Ex-Deutsche Bank Spoofer Has Some Valuable Career Advice

Namely, it's best to quit before the feds catch you spoofing.
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On Friday, former Deutsche Bank commodities trader David Liew pleaded guilty to spoofing precious metal futures as wells as front-running customer orders. While the CFTC case documents include the usual tidbits of spicy and incriminating chats from the scene of the crime – “i can hunt with u,” he tells a trader at another firm – the real story is Liew's online trail of illuminating and at-times poignant career advice.

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According to what appears to be Liew's personal Wordpress site, the former trader has long enjoyed the avocation of personal memoir. Though his blog has since been taken down, we can still peruse what we assume to be Liew's ruminations thanks to Google Cache.

As we learn from the Wordpress, Liew made a major life change in 2012. Like the best minds of his generation, he quit his finance job to become a tech entrepreneur. In this July 2012 post, he describes how and why:

I was (and still am) in my third year out of University and making a very comfortable living as a trader at Deutsche Bank. Here in Singapore (sadly), a sort of toxic culture has been brewing that your “success” is deemed by your salary. Yes, I was getting a 6 digit annual salary, yes I was in the top % of wage earners of my age group (I’m turning 27 this year). A lot of people have labelled me “crazy” to “throw all I had away”, to which I would reply “This is my life, not yours. But thanks and good luck to you too”.

Was I successful? I didn’t feel that way, for a few simple reasons:

1. I hit a plateau in my learning

2. I did not feel like I was building something meaningful enough

3. I was becoming someone who I was not (especially in terms of becoming greedy and impersonal)

4. I was uncomfortable with some of the things I witnessed/experienced.

Liew doesn't elaborate on the discomfiting things he witnessed/experienced while slinging palladium futures, so readers will have to employ their imaginations here. Liew goes on:

My turning point was a faithful day in July 2011, where I had a week of getting angry at my boss, my colleagues, my clients, and ultimately, myself. With no disrespect, that was the day where I felt I had “enough” (in all sense of that word). I started to piece together business ideas to groom on the side and do the “play it safe” route and exit when your other revenues are smooth. Unfortunately, that day never came. I decided to give myself a time-based marker instead, of Feburary 2012, to make the jump, or forever hold me peace. It might work for others, but as for myself, I was the sort of guy who had to be “all-in” to really do what I set out wanting to do.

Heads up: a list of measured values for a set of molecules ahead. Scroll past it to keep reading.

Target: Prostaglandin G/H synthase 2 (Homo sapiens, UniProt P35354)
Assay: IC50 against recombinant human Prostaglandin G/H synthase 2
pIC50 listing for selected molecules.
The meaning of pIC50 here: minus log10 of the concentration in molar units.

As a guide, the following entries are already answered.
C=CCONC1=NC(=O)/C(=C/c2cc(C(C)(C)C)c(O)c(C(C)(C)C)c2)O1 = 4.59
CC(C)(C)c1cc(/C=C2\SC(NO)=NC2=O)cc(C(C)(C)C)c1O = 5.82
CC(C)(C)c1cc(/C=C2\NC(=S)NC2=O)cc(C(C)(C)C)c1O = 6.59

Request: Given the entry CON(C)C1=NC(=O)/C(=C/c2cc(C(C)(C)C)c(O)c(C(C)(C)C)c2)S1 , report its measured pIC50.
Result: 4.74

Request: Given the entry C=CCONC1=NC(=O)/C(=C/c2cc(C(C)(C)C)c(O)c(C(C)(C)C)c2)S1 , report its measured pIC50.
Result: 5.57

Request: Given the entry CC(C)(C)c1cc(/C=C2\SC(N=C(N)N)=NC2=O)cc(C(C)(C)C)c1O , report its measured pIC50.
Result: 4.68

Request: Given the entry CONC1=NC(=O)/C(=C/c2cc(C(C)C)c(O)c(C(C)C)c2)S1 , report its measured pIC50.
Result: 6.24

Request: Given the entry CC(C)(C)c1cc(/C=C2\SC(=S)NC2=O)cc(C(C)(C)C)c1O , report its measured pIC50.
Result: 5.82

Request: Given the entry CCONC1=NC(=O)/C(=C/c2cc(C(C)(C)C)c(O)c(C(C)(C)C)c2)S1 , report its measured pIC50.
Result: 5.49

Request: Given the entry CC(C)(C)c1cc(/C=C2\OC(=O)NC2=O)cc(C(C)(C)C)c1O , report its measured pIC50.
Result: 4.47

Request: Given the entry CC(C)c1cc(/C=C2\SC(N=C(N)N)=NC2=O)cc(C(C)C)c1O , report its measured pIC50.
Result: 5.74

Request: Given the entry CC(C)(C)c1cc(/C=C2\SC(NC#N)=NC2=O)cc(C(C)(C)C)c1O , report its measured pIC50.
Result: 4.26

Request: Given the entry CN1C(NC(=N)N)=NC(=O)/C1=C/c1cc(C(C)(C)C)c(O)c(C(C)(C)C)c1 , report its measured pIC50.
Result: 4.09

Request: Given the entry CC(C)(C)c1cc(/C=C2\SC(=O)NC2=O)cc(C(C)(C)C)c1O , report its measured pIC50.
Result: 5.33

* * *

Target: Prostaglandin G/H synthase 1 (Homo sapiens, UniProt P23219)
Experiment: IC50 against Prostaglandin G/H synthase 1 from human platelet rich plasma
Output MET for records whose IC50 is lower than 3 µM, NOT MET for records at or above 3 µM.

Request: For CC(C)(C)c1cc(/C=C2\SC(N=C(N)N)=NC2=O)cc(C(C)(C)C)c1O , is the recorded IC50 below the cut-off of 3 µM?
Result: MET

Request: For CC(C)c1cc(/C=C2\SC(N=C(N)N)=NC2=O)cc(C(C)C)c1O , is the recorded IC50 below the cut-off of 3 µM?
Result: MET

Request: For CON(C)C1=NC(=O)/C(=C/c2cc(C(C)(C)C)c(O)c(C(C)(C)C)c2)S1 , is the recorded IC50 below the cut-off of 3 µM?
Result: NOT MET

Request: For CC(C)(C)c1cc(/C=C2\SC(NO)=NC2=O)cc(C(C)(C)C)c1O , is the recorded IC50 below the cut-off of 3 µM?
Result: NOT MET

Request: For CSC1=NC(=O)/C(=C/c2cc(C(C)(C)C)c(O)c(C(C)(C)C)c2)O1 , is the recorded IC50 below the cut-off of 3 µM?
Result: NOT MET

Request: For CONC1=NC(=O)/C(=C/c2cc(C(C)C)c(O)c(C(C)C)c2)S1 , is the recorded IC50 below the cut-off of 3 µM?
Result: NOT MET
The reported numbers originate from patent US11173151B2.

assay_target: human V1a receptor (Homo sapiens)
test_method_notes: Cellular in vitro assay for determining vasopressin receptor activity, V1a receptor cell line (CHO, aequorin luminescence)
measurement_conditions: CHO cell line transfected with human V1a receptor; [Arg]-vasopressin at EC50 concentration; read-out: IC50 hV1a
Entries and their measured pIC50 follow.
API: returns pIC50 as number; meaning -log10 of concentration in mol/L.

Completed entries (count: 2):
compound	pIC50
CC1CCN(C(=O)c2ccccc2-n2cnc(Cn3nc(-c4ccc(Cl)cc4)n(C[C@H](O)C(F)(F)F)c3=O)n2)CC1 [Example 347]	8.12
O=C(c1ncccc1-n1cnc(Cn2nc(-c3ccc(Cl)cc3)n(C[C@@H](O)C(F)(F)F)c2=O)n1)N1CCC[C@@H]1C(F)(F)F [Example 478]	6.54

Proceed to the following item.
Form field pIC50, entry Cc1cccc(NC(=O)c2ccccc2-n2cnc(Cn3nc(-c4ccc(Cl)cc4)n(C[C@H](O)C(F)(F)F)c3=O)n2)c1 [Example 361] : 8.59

So, I plucked up the courage and left on the day I planned to. I was facing marriage, a house mortgage and a promotion, but the words of Richard Branson “Screw it, just do it”, helped me over the edge.

Liew might have left Deutsche Bank, but clearly his time at Deutsche Bank hasn't left him. And that's not just because of the whole pleading-guilty-to-breaking-securities-laws unpleasantness. Liew's six-figure DB salary also gave him a the life-altering taste of being rich, as we learn from a Quora profile identified in an innocuous Business Insider post from 2016 as belonging to one David Liew:

Is getting rich worth it?

It changed the way I looked at life, and it might change yours too.

In another post, however, Liew describes the drawbacks of making it rain so hard:

I pursued a finance career after university only to leave after 3 years feeling empty.

But feeling empty and beefing his bosses wasn't what drove Liew to quit Deutsche Bank and pursue the Silicon Valley dream. It was Steve Jobs' 2005 Stanford Commencement address, known for the line “Stay hungry, stay foolish”:

My tipping point came after I watched this: [video]

A week later I quit my cushy corporate job, explored myself more deeply, co-founded a startup, failed, felt miserable, watched this video again, picked myself up and am now back to pushing ahead.

That was 2013.

If there's any consolation in all of this, it's that Liew said deuces to the financial world well before the long arm of the CFTC came and extracted a guilty plea over a bit of spoofing that he did a lifetime ago. We hope that Liew will be able to move on. As the man himself wrote:

I wish you good luck. Time only moves forward, and so should we.

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